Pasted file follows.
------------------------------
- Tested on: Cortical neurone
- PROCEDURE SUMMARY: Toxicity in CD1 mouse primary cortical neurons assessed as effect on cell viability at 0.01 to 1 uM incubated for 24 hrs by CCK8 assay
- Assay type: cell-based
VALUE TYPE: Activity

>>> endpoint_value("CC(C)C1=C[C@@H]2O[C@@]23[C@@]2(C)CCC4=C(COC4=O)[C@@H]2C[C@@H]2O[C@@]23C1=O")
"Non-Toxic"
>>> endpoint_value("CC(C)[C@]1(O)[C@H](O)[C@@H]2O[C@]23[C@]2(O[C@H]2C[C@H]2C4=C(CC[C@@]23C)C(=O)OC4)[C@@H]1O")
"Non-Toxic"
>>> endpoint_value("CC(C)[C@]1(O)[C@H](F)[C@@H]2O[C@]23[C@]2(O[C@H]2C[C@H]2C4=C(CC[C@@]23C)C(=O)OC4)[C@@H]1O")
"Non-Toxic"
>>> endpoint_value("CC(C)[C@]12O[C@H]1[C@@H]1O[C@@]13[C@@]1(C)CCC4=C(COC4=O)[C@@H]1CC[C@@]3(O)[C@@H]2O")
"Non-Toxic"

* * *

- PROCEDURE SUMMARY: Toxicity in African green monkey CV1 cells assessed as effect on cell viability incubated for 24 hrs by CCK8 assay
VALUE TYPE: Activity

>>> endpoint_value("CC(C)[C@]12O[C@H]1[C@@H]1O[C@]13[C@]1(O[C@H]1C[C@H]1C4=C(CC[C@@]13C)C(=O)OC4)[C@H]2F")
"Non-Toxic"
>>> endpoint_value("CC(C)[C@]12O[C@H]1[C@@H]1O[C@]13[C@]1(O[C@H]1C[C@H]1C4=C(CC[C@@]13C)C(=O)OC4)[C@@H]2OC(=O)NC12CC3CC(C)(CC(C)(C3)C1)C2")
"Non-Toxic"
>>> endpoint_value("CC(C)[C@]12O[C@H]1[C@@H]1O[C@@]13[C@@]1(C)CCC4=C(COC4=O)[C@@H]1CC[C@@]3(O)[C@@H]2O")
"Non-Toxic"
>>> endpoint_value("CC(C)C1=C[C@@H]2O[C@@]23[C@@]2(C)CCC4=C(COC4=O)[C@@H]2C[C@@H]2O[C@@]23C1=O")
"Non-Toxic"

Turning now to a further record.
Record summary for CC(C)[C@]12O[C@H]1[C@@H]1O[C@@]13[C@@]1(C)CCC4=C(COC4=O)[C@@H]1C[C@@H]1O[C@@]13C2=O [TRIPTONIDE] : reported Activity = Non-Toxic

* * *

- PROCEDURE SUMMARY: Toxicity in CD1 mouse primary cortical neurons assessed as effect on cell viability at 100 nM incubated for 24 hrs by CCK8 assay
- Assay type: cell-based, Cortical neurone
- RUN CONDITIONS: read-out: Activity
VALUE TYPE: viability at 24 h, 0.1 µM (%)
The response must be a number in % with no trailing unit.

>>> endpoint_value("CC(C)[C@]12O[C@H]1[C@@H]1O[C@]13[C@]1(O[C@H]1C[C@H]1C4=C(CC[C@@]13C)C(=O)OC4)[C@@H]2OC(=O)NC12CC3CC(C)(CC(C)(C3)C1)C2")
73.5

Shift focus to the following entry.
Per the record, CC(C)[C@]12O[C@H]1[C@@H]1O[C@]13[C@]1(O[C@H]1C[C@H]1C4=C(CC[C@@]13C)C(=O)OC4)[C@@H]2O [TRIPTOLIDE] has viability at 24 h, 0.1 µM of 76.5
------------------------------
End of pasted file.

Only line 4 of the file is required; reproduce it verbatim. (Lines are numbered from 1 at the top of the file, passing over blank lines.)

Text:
VALUE TYPE: Activity